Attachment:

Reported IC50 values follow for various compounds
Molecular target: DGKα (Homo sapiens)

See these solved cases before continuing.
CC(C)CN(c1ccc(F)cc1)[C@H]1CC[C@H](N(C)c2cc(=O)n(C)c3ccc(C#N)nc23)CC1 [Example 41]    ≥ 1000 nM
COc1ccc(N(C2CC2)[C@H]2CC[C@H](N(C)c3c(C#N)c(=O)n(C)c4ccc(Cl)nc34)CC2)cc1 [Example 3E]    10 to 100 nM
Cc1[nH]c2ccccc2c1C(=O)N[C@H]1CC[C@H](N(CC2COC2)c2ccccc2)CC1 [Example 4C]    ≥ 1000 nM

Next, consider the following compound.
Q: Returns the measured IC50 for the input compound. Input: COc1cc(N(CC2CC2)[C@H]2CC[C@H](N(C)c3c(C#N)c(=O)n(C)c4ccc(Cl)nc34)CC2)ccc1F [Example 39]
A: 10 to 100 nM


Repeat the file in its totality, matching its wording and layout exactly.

Reported IC50 values follow for various compounds
Molecular target: DGKα (Homo sapiens)

See these solved cases before continuing.
CC(C)CN(c1ccc(F)cc1)[C@H]1CC[C@H](N(C)c2cc(=O)n(C)c3ccc(C#N)nc23)CC1 [Example 41]    ≥ 1000 nM
COc1ccc(N(C2CC2)[C@H]2CC[C@H](N(C)c3c(C#N)c(=O)n(C)c4ccc(Cl)nc34)CC2)cc1 [Example 3E]    10 to 100 nM
Cc1[nH]c2ccccc2c1C(=O)N[C@H]1CC[C@H](N(CC2COC2)c2ccccc2)CC1 [Example 4C]    ≥ 1000 nM

Next, consider the following compound.
Q: Returns the measured IC50 for the input compound. Input: COc1cc(N(CC2CC2)[C@H]2CC[C@H](N(C)c3c(C#N)c(=O)n(C)c4ccc(Cl)nc34)CC2)ccc1F [Example 39]
A: 10 to 100 nM